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Belly Fat More Deadly than Obesity?
Obesity is a bad actor for millions of African Americans. Now there is evidence that some “skinny” people who carry extra weight around their mid-section may be at greater risk for early death than obese people.
Central obesity has been shown in previous studies to increase risk for cardiovascular disease and poses risks to health, however its potential effect on normal weight people has not been studied before, researchers said.
Measuring obesity and health risk simply by body mass index, or BMI, limits doctors’ awareness of potential health risks because people with normal BMI may have central obesity and suffer some of the health effects of it.
“It’s not just the fat you can see when your ‘spare tire’ rolls over your pant line,” Dr. Daniel Neides, medical director of the Wellness Institute at Cleveland Clinic, told media. “But it’s actually the fat that is deposited within the abdomen and it really covers the organs within the abdominal cavity.”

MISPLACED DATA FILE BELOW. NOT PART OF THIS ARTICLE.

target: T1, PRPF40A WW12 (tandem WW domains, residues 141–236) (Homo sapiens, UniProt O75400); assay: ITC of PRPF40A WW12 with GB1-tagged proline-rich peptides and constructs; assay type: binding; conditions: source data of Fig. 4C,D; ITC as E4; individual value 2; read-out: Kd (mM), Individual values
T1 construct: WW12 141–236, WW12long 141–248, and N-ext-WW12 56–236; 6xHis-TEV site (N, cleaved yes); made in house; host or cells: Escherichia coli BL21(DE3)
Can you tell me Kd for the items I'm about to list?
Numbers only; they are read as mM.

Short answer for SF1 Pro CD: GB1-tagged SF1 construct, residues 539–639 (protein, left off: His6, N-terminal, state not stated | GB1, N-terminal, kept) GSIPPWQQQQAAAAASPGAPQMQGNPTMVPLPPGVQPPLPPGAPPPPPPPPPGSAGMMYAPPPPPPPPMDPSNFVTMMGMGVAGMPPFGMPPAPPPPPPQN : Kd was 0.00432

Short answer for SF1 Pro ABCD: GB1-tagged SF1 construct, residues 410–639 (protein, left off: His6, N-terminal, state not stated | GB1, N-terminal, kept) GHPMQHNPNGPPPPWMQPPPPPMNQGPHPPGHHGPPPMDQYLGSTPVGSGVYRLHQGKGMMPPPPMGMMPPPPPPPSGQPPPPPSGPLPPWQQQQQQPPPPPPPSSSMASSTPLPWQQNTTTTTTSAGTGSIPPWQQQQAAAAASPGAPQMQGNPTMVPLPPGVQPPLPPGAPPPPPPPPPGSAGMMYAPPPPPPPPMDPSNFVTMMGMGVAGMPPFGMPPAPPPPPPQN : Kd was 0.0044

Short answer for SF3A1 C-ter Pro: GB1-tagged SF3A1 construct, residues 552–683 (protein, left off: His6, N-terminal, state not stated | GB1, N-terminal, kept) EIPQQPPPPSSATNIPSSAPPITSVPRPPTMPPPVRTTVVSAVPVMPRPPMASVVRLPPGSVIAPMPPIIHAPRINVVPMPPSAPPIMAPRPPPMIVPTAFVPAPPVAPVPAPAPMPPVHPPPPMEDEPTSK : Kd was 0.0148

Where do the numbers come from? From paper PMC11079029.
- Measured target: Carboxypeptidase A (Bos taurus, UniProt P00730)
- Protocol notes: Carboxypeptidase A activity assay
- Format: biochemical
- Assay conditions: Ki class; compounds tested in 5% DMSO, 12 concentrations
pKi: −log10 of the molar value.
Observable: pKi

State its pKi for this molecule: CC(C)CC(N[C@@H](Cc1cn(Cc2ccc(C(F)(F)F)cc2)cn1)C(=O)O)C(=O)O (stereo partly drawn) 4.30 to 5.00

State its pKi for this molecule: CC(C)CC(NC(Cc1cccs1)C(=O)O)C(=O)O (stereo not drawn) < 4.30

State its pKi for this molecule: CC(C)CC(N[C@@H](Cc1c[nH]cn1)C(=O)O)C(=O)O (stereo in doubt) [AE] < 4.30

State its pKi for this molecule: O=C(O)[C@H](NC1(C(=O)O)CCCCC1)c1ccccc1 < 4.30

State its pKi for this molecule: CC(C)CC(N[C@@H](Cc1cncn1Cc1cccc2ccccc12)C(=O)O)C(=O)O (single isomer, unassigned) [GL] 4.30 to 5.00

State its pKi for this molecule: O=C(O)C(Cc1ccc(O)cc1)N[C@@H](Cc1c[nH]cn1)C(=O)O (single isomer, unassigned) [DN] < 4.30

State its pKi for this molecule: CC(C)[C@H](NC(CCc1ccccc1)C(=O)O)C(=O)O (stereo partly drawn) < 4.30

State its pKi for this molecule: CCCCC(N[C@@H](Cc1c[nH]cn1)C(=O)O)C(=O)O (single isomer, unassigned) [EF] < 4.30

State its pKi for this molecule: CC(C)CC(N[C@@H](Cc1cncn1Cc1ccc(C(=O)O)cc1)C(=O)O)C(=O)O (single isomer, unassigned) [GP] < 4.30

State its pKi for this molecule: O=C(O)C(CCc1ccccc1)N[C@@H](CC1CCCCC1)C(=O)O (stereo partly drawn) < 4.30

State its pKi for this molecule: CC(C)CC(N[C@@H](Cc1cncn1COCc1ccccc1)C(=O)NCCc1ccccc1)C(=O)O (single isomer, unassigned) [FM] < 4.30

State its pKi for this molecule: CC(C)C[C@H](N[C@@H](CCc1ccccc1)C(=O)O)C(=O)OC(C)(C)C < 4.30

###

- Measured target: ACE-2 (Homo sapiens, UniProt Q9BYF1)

Researchers in the study, published in the Annals of Internal Medicine, analyzed data on 15,184 adults between the ages of 18 and 90, and a little more than half of whom were women, collected as part of the National Health and Nutrition Examination Study.
They compared the relationship of obesity measured by BMI and waist-to-hip ratio with total and cardiovascular death risk, finding that men with normal BMI and a fat belly had an 87 percent higher risk of death than men with the same BMI and normal waist-to-hip ratio. In women, those with fat bellies and a normal BMI had a 48 percent greater death risk than those with normal BMI and normal belly fat.